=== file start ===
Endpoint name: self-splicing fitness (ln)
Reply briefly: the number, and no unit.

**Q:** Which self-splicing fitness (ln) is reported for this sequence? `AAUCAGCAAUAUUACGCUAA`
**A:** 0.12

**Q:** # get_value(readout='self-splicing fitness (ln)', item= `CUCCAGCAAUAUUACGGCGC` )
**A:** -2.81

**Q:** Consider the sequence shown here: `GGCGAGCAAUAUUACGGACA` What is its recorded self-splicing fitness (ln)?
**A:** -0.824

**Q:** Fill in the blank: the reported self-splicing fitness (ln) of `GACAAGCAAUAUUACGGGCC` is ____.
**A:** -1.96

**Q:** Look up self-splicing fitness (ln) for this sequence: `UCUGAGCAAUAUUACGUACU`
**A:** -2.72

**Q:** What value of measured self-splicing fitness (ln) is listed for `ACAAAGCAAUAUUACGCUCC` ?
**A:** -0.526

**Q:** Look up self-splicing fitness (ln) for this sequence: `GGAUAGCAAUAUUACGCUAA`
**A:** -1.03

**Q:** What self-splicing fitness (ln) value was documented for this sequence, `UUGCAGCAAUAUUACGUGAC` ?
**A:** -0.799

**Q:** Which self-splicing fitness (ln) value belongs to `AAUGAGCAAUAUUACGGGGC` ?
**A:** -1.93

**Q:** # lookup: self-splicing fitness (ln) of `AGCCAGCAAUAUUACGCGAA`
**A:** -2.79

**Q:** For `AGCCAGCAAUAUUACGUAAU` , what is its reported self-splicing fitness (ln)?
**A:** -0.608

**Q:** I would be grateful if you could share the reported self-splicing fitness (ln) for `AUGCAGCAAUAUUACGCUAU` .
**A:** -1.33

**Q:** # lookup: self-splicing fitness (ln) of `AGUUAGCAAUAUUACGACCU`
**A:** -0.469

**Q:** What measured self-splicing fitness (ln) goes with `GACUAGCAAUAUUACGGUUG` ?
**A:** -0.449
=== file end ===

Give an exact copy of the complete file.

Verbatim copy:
Endpoint name: self-splicing fitness (ln)
Reply briefly: the number, and no unit.

**Q:** Which self-splicing fitness (ln) is reported for this sequence? `AAUCAGCAAUAUUACGCUAA`
**A:** 0.12

**Q:** # get_value(readout='self-splicing fitness (ln)', item= `CUCCAGCAAUAUUACGGCGC` )
**A:** -2.81

**Q:** Consider the sequence shown here: `GGCGAGCAAUAUUACGGACA` What is its recorded self-splicing fitness (ln)?
**A:** -0.824

**Q:** Fill in the blank: the reported self-splicing fitness (ln) of `GACAAGCAAUAUUACGGGCC` is ____.
**A:** -1.96

**Q:** Look up self-splicing fitness (ln) for this sequence: `UCUGAGCAAUAUUACGUACU`
**A:** -2.72

**Q:** What value of measured self-splicing fitness (ln) is listed for `ACAAAGCAAUAUUACGCUCC` ?
**A:** -0.526

**Q:** Look up self-splicing fitness (ln) for this sequence: `GGAUAGCAAUAUUACGCUAA`
**A:** -1.03

**Q:** What self-splicing fitness (ln) value was documented for this sequence, `UUGCAGCAAUAUUACGUGAC` ?
**A:** -0.799

**Q:** Which self-splicing fitness (ln) value belongs to `AAUGAGCAAUAUUACGGGGC` ?
**A:** -1.93

**Q:** # lookup: self-splicing fitness (ln) of `AGCCAGCAAUAUUACGCGAA`
**A:** -2.79

**Q:** For `AGCCAGCAAUAUUACGUAAU` , what is its reported self-splicing fitness (ln)?
**A:** -0.608

**Q:** I would be grateful if you could share the reported self-splicing fitness (ln) for `AUGCAGCAAUAUUACGCUAU` .
**A:** -1.33

**Q:** # lookup: self-splicing fitness (ln) of `AGUUAGCAAUAUUACGACCU`
**A:** -0.469

**Q:** What measured self-splicing fitness (ln) goes with `GACUAGCAAUAUUACGGUUG` ?
**A:** -0.449